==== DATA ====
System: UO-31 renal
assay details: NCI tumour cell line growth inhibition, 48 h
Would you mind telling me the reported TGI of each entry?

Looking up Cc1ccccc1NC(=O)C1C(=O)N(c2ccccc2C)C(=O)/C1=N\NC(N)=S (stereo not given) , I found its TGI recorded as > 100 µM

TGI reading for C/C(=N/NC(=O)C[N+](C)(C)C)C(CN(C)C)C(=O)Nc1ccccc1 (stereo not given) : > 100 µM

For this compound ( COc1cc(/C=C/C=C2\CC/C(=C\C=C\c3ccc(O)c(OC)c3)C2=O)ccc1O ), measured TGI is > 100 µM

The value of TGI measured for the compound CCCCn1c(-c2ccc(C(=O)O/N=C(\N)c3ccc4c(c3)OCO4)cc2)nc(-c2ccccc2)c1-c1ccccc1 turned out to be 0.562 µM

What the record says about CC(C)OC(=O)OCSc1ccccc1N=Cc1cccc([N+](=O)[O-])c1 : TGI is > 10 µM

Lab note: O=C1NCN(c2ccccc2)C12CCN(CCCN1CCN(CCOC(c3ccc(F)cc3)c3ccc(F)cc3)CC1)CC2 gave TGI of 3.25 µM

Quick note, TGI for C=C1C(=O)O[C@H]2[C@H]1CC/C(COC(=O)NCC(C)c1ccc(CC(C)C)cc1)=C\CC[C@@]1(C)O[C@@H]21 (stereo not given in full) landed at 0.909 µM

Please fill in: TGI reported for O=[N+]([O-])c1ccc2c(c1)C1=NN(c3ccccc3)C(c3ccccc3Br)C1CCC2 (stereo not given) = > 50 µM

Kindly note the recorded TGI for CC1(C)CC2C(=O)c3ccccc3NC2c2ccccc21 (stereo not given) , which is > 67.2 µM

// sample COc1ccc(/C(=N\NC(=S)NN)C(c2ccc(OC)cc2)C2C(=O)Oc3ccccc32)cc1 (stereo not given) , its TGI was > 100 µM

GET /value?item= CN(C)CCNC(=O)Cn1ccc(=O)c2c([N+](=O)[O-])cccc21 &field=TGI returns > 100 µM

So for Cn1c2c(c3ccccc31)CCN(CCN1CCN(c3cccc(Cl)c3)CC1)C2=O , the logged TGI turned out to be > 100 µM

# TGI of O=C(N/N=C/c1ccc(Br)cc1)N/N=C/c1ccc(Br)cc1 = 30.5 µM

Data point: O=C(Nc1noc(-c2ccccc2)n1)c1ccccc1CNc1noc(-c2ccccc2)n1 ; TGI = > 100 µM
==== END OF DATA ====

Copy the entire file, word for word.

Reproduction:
System: UO-31 renal
assay details: NCI tumour cell line growth inhibition, 48 h
Would you mind telling me the reported TGI of each entry?

Looking up Cc1ccccc1NC(=O)C1C(=O)N(c2ccccc2C)C(=O)/C1=N\NC(N)=S (stereo not given) , I found its TGI recorded as > 100 µM

TGI reading for C/C(=N/NC(=O)C[N+](C)(C)C)C(CN(C)C)C(=O)Nc1ccccc1 (stereo not given) : > 100 µM

For this compound ( COc1cc(/C=C/C=C2\CC/C(=C\C=C\c3ccc(O)c(OC)c3)C2=O)ccc1O ), measured TGI is > 100 µM

The value of TGI measured for the compound CCCCn1c(-c2ccc(C(=O)O/N=C(\N)c3ccc4c(c3)OCO4)cc2)nc(-c2ccccc2)c1-c1ccccc1 turned out to be 0.562 µM

What the record says about CC(C)OC(=O)OCSc1ccccc1N=Cc1cccc([N+](=O)[O-])c1 : TGI is > 10 µM

Lab note: O=C1NCN(c2ccccc2)C12CCN(CCCN1CCN(CCOC(c3ccc(F)cc3)c3ccc(F)cc3)CC1)CC2 gave TGI of 3.25 µM

Quick note, TGI for C=C1C(=O)O[C@H]2[C@H]1CC/C(COC(=O)NCC(C)c1ccc(CC(C)C)cc1)=C\CC[C@@]1(C)O[C@@H]21 (stereo not given in full) landed at 0.909 µM

Please fill in: TGI reported for O=[N+]([O-])c1ccc2c(c1)C1=NN(c3ccccc3)C(c3ccccc3Br)C1CCC2 (stereo not given) = > 50 µM

Kindly note the recorded TGI for CC1(C)CC2C(=O)c3ccccc3NC2c2ccccc21 (stereo not given) , which is > 67.2 µM

// sample COc1ccc(/C(=N\NC(=S)NN)C(c2ccc(OC)cc2)C2C(=O)Oc3ccccc32)cc1 (stereo not given) , its TGI was > 100 µM

GET /value?item= CN(C)CCNC(=O)Cn1ccc(=O)c2c([N+](=O)[O-])cccc21 &field=TGI returns > 100 µM

So for Cn1c2c(c3ccccc31)CCN(CCN1CCN(c3cccc(Cl)c3)CC1)C2=O , the logged TGI turned out to be > 100 µM

# TGI of O=C(N/N=C/c1ccc(Br)cc1)N/N=C/c1ccc(Br)cc1 = 30.5 µM

Data point: O=C(Nc1noc(-c2ccccc2)n1)c1ccccc1CNc1noc(-c2ccccc2)n1 ; TGI = > 100 µM